by: Edgar A. Guest, Source Unknown
“I’ll lend you for a little while
A child of mine,” God said,
“For you to have the while he lives,
And mourn for when he’s dead.
It may be six or seven years
Or twenty-two or three;
But will you ’till I call him back
Take care of him for me?
He’ll bring his charms to gladden you
And, should his stay be brief,
You’ll have his lovely memories
As a solace for your grief.
I cannot promise he will stay,
Since all from earth return;
But there are lessons taught below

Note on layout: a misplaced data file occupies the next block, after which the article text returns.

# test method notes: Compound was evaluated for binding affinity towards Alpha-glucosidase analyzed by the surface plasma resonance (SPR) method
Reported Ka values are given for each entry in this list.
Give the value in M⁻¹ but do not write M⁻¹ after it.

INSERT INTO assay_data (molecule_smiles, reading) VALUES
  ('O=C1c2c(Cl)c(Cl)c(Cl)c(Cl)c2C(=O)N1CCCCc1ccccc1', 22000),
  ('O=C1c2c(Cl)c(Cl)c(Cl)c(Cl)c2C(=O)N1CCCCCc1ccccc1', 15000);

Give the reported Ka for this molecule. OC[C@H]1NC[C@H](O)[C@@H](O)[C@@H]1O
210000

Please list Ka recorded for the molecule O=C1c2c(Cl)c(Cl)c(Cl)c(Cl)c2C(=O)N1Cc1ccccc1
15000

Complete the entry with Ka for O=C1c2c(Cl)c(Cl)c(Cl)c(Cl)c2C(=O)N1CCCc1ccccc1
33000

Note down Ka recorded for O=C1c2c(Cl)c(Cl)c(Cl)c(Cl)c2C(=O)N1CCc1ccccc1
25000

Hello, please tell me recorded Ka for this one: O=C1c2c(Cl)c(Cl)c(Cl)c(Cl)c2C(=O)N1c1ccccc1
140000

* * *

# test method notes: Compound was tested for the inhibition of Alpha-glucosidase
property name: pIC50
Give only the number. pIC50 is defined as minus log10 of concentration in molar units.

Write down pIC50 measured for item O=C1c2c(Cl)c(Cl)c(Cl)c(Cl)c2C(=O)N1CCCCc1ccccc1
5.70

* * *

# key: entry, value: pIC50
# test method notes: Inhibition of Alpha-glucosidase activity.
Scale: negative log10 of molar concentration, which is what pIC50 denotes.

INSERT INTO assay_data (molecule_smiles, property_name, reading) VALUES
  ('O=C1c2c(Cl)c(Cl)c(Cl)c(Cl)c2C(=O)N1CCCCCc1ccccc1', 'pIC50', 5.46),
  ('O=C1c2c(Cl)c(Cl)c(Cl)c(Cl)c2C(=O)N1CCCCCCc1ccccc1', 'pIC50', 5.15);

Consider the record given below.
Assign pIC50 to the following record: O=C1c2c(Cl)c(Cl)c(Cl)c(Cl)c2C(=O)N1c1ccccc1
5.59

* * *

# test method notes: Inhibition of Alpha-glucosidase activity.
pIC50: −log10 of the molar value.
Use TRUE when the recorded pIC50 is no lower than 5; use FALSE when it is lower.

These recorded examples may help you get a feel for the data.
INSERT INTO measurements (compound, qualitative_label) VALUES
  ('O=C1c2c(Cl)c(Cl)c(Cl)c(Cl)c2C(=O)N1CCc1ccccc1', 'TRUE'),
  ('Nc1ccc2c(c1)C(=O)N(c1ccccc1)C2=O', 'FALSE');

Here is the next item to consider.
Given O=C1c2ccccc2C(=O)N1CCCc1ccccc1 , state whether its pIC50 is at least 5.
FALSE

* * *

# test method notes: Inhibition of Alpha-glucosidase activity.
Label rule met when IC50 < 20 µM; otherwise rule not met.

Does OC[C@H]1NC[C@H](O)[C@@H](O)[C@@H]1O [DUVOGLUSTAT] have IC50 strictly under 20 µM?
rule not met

I want this child to learn.
I’ve looked the whole world over
In search for teachers true;
And from the throngs that crowd life’s land,
I have chosen you.
Now, will you give him all your love
Nor think the labour vain?
Nor hate me when I come to take
This lent child back again?”
I fancied that I heard them say:
“Dear Lord, Thy will be done.
For all the joys Thy child will bring
The risk of grief we’ll run.
We’ll shower him with tenderness,
We’ll love him while we may.
And for the happiness we’ve known
Forever grateful stay.
But should Thy angel call for him
Much sooner than we’ve planned,
We’ll brave the bitter grief that comes
And try to understand.”